Congratulations to the 2019 Episcopal National Merit Semifinalists and Commended Scholars!
According to the National Merit Scholarship Program, close to two million students compete each year, with approximately 16,000 making it to the semifinal round. Semifinalists are top scorers on the National Merit Scholarship Qualifying Test/PSAT test in their state.
National Merit finalists will be announced in February with winners named in the spring. The selection committee reviews student grades, activities and leadership, as well as school information to determine the winners. Scholarships are then awarded from the National Merit Scholarship Program, corporations and colleges and universities.
In addition to achieving academic success, the Class of 2019 honorees are also exploring diverse personal interests. These seniors participate in many activities including theater, athletics and Student Vestry. They are also Writing Center Fellows and members of the Honors Thesis program.
The Class of 2019 continues the Episcopal trend of having a high percentage of students performing well on the NMSQ/PSAT test. Last year, Head of School Hugh McIntosh penned an article regarding the significance of such recognition. Click here to read the Academic Point.
Congratulations to this year’s well-rounded group of talented students!
This week’s brush with tropical weather was a great reminder of the resources available at Episcopal. As the cone of uncertainty was plotted, teachers were making certain that electronic lessons were loaded and ready in Canvas should there be a need to close school.
Canvas is a learning management system that serves as an electronic portal between students and teachers. The platform houses the course content a teacher reviews during a class period, including slides, videos and links. It also serves as a hub for assignments, allowing students to submit their work for the teacher’s review. All of this means that as long as power and internet access is available, it is still business as usual for Episcopal students and teachers. Teachers simply enter lessons and students log in at anytime from anywhere. When a student logs in, Canvas creates a record of their virtual attendance. This record allows Episcopal to use emergency closure Canvas lessons in place of make-up days in the event that school needs to be closed.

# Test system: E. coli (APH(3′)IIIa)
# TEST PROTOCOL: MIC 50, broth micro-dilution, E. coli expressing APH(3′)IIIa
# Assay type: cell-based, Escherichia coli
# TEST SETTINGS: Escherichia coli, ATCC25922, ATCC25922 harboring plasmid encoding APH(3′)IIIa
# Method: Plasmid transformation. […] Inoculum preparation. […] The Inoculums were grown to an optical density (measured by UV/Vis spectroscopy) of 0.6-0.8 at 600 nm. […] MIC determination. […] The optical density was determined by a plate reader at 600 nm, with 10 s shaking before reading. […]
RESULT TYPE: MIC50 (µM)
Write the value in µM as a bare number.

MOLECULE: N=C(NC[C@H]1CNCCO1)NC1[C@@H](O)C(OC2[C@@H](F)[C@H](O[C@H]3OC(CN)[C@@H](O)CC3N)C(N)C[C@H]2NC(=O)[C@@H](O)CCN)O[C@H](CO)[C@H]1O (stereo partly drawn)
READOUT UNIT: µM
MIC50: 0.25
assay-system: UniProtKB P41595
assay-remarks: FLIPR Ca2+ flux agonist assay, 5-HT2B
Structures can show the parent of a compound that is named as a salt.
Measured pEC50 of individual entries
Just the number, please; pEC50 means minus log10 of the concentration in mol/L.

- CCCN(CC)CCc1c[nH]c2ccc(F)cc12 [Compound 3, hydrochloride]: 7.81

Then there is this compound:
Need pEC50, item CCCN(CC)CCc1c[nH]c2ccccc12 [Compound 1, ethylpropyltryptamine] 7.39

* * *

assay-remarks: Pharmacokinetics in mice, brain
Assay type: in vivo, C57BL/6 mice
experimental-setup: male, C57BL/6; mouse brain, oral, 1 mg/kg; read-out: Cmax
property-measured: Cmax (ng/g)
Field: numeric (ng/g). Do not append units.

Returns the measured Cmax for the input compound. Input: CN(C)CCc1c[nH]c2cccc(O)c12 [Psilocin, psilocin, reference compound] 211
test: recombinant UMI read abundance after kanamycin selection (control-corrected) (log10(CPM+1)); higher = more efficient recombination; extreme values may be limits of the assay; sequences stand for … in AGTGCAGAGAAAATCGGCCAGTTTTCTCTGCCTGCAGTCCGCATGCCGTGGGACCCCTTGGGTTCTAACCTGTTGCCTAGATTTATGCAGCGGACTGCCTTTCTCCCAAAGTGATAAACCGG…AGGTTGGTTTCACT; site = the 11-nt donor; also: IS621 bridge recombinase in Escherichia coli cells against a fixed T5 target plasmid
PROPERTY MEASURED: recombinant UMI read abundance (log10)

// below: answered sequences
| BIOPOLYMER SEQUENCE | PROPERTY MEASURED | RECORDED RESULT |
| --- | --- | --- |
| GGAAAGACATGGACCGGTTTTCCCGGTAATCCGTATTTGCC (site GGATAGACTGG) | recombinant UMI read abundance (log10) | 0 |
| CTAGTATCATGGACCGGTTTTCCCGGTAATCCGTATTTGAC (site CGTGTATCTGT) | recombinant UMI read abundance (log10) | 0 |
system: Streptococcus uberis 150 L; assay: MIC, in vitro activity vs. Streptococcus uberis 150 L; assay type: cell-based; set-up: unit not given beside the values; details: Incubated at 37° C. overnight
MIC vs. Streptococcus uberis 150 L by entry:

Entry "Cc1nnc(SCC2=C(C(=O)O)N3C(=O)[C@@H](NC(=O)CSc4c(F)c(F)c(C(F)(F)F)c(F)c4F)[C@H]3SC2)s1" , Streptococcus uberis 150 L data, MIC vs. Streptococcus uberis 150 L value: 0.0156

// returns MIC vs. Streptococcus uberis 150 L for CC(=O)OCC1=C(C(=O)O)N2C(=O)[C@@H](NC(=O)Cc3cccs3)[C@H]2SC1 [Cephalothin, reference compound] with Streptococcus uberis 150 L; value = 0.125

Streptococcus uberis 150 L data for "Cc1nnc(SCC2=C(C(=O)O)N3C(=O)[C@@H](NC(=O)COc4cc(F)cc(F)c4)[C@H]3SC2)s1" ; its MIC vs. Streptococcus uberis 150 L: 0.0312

Throughout the school year, Canvas is a critical component of a student’s Episcopal experience. Academic Technology Coordinator Betsy Minton says once a student reaches Middle School they are encouraged to manage their coursework as much as they can through Canvas. “Technology is a part of life for today’s students. This platform empowers them to take appropriate ownership of their school learning environment while learning the skills to achieve and thrive in the future,” she says.
Minton emphasizes that all communication platforms used at Episcopal are safe and private. She says an added benefit of having students manage their coursework in this manner is that they are also developing digital literacy skills and safe social media practices.
Even students in Lower School are being empowered to share information about their school day using appropriate communications tools. The Seesaw platform serves as the students’ digital portfolio, allowing students to share photos, text and even videos with family members instantly. Minton says parents love it!
“I get so excited when I get a glimpse inside their day via Seesaw,” says parent Amy Binck. She says she also appreciates that the posts stimulate after-school discussions with her second and fifth graders. As an added bonus, everything posted can be shared with other family members so even aunts, uncles and grandparents can take a peek inside the student’s day.
Students can easily share photos and information from their day using Seesaw.